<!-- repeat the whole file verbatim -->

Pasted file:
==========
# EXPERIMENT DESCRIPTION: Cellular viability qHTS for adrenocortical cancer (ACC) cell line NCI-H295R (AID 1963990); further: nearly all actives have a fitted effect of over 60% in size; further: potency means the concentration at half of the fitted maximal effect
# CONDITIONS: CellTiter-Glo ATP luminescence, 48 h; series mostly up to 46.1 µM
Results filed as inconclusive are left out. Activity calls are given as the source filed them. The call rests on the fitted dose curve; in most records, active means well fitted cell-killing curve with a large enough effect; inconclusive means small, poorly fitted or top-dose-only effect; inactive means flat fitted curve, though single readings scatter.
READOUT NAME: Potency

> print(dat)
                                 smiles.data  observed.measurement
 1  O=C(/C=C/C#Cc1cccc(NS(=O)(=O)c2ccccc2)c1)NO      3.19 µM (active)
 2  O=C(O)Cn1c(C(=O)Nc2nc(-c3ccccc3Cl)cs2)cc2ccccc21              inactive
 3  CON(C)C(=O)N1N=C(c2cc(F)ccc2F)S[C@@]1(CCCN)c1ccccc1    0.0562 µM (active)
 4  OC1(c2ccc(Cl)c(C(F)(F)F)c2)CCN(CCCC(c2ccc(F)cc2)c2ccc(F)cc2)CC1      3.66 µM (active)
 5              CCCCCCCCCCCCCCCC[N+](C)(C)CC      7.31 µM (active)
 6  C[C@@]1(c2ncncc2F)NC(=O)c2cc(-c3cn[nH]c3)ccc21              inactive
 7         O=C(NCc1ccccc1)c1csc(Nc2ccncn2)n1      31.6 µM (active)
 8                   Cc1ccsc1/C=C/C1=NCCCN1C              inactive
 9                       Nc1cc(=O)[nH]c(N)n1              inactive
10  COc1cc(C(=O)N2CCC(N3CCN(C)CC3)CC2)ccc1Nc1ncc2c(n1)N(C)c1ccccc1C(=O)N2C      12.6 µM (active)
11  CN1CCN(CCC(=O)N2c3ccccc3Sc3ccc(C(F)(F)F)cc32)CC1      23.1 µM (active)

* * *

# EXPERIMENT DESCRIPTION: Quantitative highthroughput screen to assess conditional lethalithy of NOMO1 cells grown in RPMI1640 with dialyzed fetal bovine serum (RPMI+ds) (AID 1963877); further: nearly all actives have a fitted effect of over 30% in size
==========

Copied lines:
# EXPERIMENT DESCRIPTION: Cellular viability qHTS for adrenocortical cancer (ACC) cell line NCI-H295R (AID 1963990); further: nearly all actives have a fitted effect of over 60% in size; further: potency means the concentration at half of the fitted maximal effect
# CONDITIONS: CellTiter-Glo ATP luminescence, 48 h; series mostly up to 46.1 µM
Results filed as inconclusive are left out. Activity calls are given as the source filed them. The call rests on the fitted dose curve; in most records, active means well fitted cell-killing curve with a large enough effect; inconclusive means small, poorly fitted or top-dose-only effect; inactive means flat fitted curve, though single readings scatter.
READOUT NAME: Potency

> print(dat)
                                 smiles.data  observed.measurement
 1  O=C(/C=C/C#Cc1cccc(NS(=O)(=O)c2ccccc2)c1)NO      3.19 µM (active)
 2  O=C(O)Cn1c(C(=O)Nc2nc(-c3ccccc3Cl)cs2)cc2ccccc21              inactive
 3  CON(C)C(=O)N1N=C(c2cc(F)ccc2F)S[C@@]1(CCCN)c1ccccc1    0.0562 µM (active)
 4  OC1(c2ccc(Cl)c(C(F)(F)F)c2)CCN(CCCC(c2ccc(F)cc2)c2ccc(F)cc2)CC1      3.66 µM (active)
 5              CCCCCCCCCCCCCCCC[N+](C)(C)CC      7.31 µM (active)
 6  C[C@@]1(c2ncncc2F)NC(=O)c2cc(-c3cn[nH]c3)ccc21              inactive
 7         O=C(NCc1ccccc1)c1csc(Nc2ccncn2)n1      31.6 µM (active)
 8                   Cc1ccsc1/C=C/C1=NCCCN1C              inactive
 9                       Nc1cc(=O)[nH]c(N)n1              inactive
10  COc1cc(C(=O)N2CCC(N3CCN(C)CC3)CC2)ccc1Nc1ncc2c(n1)N(C)c1ccccc1C(=O)N2C      12.6 µM (active)
11  CN1CCN(CCC(=O)N2c3ccccc3Sc3ccc(C(F)(F)F)cc32)CC1      23.1 µM (active)

* * *

# EXPERIMENT DESCRIPTION: Quantitative highthroughput screen to assess conditional lethalithy of NOMO1 cells grown in RPMI1640 with dialyzed fetal bovine serum (RPMI+ds) (AID 1963877); further: nearly all actives have a fitted effect of over 30% in size